Microsoft Makes Its Open-Source Move

Opinion: Microsoft is reaching out to the open-source community. Should the community reach back?

The signs were there. Microsoft had been making nice with open source for some time now.

First, in late March, Ballmer and Red Hats CEO Matthew Szulik met for more than an hour at a McCormick & Schmicks restaurant in New York at Microsofts request. We still dont know what they talked about even after news of the meeting leaked in May, but I think were beginning to get the picture now.

Then, in April, Brad Smith, Microsofts general counsel, called for bridge building between Microsoft, its competitors and the open-source community.

Next, earlier this week, Microsoft announced that its forthcoming Office 12 Word, Excel and PowerPoint formats will be released under Office 2003-style royalty-free licenses.

And now, Michael Tiemann, president of the Open Source Initiative and vice president of open-source affairs at Linux vendor Red Hat Inc., has said, "They [Microsoft] wanted to begin a productive conversation, and we agreed to take that at face value."

/zimages/4/28571.gifClick here to read "Microsoft vs. Linux: Execs Talk Detente."

Has Microsoft seen the open-source light like Paul on the road to Damascus? Are Bill and Melinda Gates going to have Richard M. Stallman over for dinner? Will Eric Raymond and Ballmer go to the shooting range together?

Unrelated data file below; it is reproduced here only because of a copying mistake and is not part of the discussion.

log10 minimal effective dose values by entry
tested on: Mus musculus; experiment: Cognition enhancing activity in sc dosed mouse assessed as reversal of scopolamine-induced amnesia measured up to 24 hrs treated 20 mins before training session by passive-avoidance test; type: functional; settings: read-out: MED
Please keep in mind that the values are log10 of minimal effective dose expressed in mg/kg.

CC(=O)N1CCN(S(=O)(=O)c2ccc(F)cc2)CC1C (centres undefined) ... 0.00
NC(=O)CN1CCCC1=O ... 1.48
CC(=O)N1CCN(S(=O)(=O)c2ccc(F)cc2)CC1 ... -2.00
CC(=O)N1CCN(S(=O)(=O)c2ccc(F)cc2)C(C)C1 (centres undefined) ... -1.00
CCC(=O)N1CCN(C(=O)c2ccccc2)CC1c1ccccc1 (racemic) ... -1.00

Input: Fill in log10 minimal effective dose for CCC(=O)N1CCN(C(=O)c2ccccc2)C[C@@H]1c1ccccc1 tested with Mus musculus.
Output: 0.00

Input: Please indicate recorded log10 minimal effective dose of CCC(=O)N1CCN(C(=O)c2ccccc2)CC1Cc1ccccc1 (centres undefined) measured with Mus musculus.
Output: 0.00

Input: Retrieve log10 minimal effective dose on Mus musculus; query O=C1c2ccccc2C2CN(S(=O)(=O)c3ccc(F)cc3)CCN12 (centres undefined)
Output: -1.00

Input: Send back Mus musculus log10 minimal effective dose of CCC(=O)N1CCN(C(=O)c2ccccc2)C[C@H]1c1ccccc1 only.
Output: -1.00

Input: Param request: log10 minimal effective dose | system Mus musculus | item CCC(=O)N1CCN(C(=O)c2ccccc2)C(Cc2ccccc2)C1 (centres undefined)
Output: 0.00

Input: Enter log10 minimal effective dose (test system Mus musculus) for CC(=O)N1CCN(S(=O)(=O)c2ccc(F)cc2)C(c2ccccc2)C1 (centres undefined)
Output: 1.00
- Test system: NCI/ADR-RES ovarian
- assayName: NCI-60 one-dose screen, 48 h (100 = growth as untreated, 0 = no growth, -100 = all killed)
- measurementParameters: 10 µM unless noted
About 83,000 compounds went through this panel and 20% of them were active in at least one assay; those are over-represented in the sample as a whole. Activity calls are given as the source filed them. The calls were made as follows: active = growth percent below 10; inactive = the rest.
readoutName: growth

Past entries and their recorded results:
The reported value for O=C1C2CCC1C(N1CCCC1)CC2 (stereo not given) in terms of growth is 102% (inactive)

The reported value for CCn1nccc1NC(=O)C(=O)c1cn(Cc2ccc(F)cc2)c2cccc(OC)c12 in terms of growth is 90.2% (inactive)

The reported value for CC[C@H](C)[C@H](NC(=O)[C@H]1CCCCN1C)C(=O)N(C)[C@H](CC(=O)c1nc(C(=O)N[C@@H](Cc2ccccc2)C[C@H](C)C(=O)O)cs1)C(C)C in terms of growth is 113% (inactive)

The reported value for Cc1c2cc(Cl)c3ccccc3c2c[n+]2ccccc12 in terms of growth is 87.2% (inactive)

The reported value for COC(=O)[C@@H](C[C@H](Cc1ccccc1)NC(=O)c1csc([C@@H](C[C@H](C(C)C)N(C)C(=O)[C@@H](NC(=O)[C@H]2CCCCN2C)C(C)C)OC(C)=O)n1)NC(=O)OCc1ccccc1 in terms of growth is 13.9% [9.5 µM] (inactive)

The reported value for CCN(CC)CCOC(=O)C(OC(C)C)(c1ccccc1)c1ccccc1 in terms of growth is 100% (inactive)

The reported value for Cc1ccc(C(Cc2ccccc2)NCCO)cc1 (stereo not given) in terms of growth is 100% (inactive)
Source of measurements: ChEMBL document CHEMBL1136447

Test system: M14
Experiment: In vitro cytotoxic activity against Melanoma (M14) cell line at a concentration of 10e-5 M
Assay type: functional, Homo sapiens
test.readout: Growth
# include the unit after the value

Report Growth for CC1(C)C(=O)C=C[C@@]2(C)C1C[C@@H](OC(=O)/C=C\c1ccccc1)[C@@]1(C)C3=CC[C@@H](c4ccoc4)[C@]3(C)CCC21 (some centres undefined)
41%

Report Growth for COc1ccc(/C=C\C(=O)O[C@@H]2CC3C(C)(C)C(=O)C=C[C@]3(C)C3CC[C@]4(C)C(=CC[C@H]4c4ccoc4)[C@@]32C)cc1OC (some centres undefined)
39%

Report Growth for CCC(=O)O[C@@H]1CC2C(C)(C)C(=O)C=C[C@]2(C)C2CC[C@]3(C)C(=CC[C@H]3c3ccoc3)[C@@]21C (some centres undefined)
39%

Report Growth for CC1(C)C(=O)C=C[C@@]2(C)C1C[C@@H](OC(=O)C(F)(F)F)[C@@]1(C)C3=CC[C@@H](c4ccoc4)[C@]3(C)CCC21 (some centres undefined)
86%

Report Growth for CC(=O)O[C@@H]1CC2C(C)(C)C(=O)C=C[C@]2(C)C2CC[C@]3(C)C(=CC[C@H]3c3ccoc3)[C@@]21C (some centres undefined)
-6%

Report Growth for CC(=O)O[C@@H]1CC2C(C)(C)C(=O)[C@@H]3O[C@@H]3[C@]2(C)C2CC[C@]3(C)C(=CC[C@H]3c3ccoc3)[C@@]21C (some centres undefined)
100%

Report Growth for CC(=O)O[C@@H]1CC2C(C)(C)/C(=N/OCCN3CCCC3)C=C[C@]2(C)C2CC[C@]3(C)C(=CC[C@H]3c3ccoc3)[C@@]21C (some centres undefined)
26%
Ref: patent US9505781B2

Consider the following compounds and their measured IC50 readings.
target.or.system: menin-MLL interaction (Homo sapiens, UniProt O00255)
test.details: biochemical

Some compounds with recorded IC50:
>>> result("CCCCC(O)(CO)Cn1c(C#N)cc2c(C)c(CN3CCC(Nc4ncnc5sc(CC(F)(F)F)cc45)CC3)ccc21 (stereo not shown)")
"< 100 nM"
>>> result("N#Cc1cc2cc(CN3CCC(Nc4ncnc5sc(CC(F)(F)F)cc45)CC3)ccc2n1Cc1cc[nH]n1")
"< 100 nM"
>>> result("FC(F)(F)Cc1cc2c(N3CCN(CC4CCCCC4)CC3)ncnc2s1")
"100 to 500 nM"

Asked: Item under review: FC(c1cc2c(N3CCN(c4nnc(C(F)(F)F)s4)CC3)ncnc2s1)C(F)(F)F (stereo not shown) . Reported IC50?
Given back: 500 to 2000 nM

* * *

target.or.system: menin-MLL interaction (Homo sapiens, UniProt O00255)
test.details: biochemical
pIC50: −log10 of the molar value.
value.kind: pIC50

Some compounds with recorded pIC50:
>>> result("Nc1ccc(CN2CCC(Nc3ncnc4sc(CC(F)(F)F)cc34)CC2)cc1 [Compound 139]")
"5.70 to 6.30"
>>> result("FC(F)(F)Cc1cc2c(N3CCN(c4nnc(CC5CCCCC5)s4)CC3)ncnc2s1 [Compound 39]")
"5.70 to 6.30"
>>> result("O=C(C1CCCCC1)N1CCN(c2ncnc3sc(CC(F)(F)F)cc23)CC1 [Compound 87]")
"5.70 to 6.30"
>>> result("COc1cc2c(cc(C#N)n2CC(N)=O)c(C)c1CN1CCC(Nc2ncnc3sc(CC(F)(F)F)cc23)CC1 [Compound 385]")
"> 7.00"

Ah … I dont think so.

Neither, as the rumor mills had it a few weeks ago, do I see Microsoft buying Red Hat.

No, what I see happening here is that Microsoft making a very pragmatic decision that if you cant beat them, co-opt them.

Red Hat has a popular marketing campaign that quotes Gandhis famous quote, "First they ignore you. Then they laugh at you. Then they fight you. Then you win."

Or, you can join the winning team.

So, which is it? Is Microsoft trying to sneak its way into open-source lines to spread mischief, or do they want to win with open-source too?

I think its both.

Microsoft has a long, long history of making business alliances that end up benefiting only Microsoft.

For example, when Microsoft found that the Internet was going to be a big deal, it needed a Web browser and it needed one fast, since an upstart company named Netscape seemed to be going places.

So, Microsoft arranged with Spyglass to use its Mosaic code, the basis for Netscape, as the foundation for Internet Explorer. In return, Spyglass would receive a tiny quarterly fee and a percentage of Microsofts IE revenues for the software.

Of course, Microsoft then bundled IE with Windows, so there was no revenue to split. Spyglass eventually sued Microsoft and won $8 million for its troubles. Thats chicken feed compared with the value that IE brought Microsoft.

Next Page: Playing proprietary games with open standards.